Echoing the broad tenets of ‘Just War’ theory, four examples of what constitutes an ‘unnecessary war’ are provided: the decision to pursue military force rather than diplomacy or negotiations; the use of excessive force; ‘war undertaken for no obvious reason’; and futile wars.

Beginning with the North American revolutionaries in…

1 August 2019 Pascal Ansell

Pluto Press, 2019; 352pp; £19.99

 ‘Never have so many people decided so much in Portugal as between 1974 and 1975’. The peaceful revolution which kicked off this period, on April 25th 1974, is extraordinary. Not a single shot was fired by the revolutionaries, who risked everything to oust the country’s fascist regime and push the backwards state into the future. Raquel Varela is right to celebrate what followed, not just the day of the revolution. Workers took control of the factories, strikers won long sought-after rights, and after being systematically shoved aside by…

1 August 2019 Emily Johns

Sansom & Co, 2018; 128 pp; £25

This beautifully-illustrated book documents the lives of 44 artists who were conscientious objectors (COs) and pacifists in the two world wars.

In a series of monographs, Gill Clarke gives us a valuable insight into lives lived and shaped by political and spiritual objections to killing and the war machine.

She gives us a very particular record of the development of creative lives: how artists made a living; the political and social communities of artists; and the impact of war resistance on them – such as ruined hands from…

1 June 2019 Ian Sinclair

Yale University Press, 2016; 432pp; £30

Think of Adolf Hitler and invariably an image is conjured up of an all-powerful leader, the most evil individual in modern history, using extreme barbarity to crush his opponents at home and abroad.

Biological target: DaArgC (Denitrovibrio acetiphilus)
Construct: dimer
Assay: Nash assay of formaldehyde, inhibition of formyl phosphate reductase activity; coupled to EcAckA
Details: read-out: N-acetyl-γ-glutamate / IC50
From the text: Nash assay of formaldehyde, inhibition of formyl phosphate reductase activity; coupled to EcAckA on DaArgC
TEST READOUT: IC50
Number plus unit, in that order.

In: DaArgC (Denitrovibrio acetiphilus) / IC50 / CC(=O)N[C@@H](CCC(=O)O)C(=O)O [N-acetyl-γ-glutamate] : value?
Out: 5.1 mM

The latest study from Nathan Stoltzfus, professor of Holocaust Studies at Florida State University in the US, challenges this simplistic representation, raising profound questions for historians, citizens and activists alike.

Citing a huge range of German- and English-language sources – there are nearly 100 pages of references – he…

1 June 2019 Fiorella Lecoutteux

Verso; 2019; 320pp; £16.99

‘This is a war story.’

Thus begins Nick Estes’ historical recounting of the survival of – and the resistance waged by – Native American people, the ‘first sovereigns’ of – and the ‘oldest political authority’ in – America.

US history saw the first white settlers attempt to ‘permanently and completely replace Natives with a settler population’. This is a war that continues to rage to this day, as seen in the horrific police violence against Native Americans fighting to resist the contruction of the Dakota Access Pipeline. DAPL…

1 June 2019 Cedric Knight

Allen Lane, 2019; 310pp; £20

In the future, there may be recriminations. Scientists will say that politicians failed to manage the quantified risks of climate change, while politicians will claim that the scientists didn’t shout loudly enough.

Whether because of laziness, corruption or ignorance, the dry facts have failed to prompt anything like adequate implementation of technical solutions. Maybe the idea that carefully nuanced refinements to the science could directly lead to a winding up of the fossil fuel industry within 20 years skated over some necessary…

1 June 2019 Henrietta Cullinan

Lawrence & Wishart, 2018; 226pp; £18

In August 1976, women employed at the Grunwick photo processing plant in north west London walked out on strike. 30 years later, in 2006, women employees at Gate Gourmet, a factory that prepared in-flight meals for British Airways, also walked out.

This book describes how these two groups of women were led to take industrial action – and their subsequent betrayal by the trade unions. Their stories are set against an academic account of migrant settlement, work and family life in the UK.

Central to Striking Women are…

1 June 2019 Pascal Ansell

Pluto Press: 2017; 294pp; £13.50

Academics join novelists, a judge and a curator in sharing emotive explorations of home and belonging in this rich collection of essays about the complexities of place and identity-making. Do I Belong? encourages the reader to think hard about what the European project actually means.

Ambivalence about the European Union pervades the essays, as does concern for home-grown terrorism resulting from Europe’s colonial history – a history now coming back to haunt the present. Many contributors believe that the EU has failed in its primary…